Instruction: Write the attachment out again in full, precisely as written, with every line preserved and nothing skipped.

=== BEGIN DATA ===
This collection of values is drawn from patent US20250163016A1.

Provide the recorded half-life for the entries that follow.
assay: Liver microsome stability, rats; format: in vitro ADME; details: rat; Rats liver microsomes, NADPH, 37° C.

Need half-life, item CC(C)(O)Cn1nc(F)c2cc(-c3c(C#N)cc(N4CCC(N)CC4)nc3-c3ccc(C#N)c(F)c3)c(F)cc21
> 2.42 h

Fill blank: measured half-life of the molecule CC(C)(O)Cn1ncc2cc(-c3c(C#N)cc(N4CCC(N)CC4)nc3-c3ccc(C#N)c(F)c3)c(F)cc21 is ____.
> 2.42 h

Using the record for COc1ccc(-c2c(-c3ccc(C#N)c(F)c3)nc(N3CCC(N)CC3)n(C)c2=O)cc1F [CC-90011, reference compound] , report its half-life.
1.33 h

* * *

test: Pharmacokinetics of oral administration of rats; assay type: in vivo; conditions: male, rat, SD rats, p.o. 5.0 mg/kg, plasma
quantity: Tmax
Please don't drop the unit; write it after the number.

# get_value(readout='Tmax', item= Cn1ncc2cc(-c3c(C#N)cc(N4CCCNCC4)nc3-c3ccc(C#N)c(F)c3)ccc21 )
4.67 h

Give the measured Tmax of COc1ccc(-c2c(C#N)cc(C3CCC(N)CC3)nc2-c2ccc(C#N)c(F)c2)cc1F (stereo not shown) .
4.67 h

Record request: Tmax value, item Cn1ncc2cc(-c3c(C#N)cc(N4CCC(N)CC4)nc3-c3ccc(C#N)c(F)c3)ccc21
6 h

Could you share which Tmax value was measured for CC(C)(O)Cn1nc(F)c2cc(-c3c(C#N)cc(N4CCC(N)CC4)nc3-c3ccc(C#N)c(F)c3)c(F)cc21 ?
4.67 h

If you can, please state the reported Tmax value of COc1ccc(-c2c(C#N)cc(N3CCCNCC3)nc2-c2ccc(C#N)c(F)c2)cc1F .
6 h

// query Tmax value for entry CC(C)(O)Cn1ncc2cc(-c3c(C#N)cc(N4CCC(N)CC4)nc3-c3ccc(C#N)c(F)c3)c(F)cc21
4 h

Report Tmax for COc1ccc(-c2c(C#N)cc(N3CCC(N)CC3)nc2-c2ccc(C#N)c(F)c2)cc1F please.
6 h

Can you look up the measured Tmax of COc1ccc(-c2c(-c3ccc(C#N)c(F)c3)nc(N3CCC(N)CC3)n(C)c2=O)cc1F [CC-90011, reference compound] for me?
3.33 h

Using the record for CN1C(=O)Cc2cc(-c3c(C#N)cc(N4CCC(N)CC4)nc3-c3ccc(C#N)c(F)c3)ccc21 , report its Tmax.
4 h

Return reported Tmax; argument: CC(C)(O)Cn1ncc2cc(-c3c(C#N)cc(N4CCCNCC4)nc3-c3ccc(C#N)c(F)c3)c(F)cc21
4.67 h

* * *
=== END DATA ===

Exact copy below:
This collection of values is drawn from patent US20250163016A1.

Provide the recorded half-life for the entries that follow.
assay: Liver microsome stability, rats; format: in vitro ADME; details: rat; Rats liver microsomes, NADPH, 37° C.

Need half-life, item CC(C)(O)Cn1nc(F)c2cc(-c3c(C#N)cc(N4CCC(N)CC4)nc3-c3ccc(C#N)c(F)c3)c(F)cc21
> 2.42 h

Fill blank: measured half-life of the molecule CC(C)(O)Cn1ncc2cc(-c3c(C#N)cc(N4CCC(N)CC4)nc3-c3ccc(C#N)c(F)c3)c(F)cc21 is ____.
> 2.42 h

Using the record for COc1ccc(-c2c(-c3ccc(C#N)c(F)c3)nc(N3CCC(N)CC3)n(C)c2=O)cc1F [CC-90011, reference compound] , report its half-life.
1.33 h

* * *

test: Pharmacokinetics of oral administration of rats; assay type: in vivo; conditions: male, rat, SD rats, p.o. 5.0 mg/kg, plasma
quantity: Tmax
Please don't drop the unit; write it after the number.

# get_value(readout='Tmax', item= Cn1ncc2cc(-c3c(C#N)cc(N4CCCNCC4)nc3-c3ccc(C#N)c(F)c3)ccc21 )
4.67 h

Give the measured Tmax of COc1ccc(-c2c(C#N)cc(C3CCC(N)CC3)nc2-c2ccc(C#N)c(F)c2)cc1F (stereo not shown) .
4.67 h

Record request: Tmax value, item Cn1ncc2cc(-c3c(C#N)cc(N4CCC(N)CC4)nc3-c3ccc(C#N)c(F)c3)ccc21
6 h

Could you share which Tmax value was measured for CC(C)(O)Cn1nc(F)c2cc(-c3c(C#N)cc(N4CCC(N)CC4)nc3-c3ccc(C#N)c(F)c3)c(F)cc21 ?
4.67 h

If you can, please state the reported Tmax value of COc1ccc(-c2c(C#N)cc(N3CCCNCC3)nc2-c2ccc(C#N)c(F)c2)cc1F .
6 h

// query Tmax value for entry CC(C)(O)Cn1ncc2cc(-c3c(C#N)cc(N4CCC(N)CC4)nc3-c3ccc(C#N)c(F)c3)c(F)cc21
4 h

Report Tmax for COc1ccc(-c2c(C#N)cc(N3CCC(N)CC3)nc2-c2ccc(C#N)c(F)c2)cc1F please.
6 h

Can you look up the measured Tmax of COc1ccc(-c2c(-c3ccc(C#N)c(F)c3)nc(N3CCC(N)CC3)n(C)c2=O)cc1F [CC-90011, reference compound] for me?
3.33 h

Using the record for CN1C(=O)Cc2cc(-c3c(C#N)cc(N4CCC(N)CC4)nc3-c3ccc(C#N)c(F)c3)ccc21 , report its Tmax.
4 h

Return reported Tmax; argument: CC(C)(O)Cn1ncc2cc(-c3c(C#N)cc(N4CCCNCC4)nc3-c3ccc(C#N)c(F)c3)c(F)cc21
4.67 h

* * *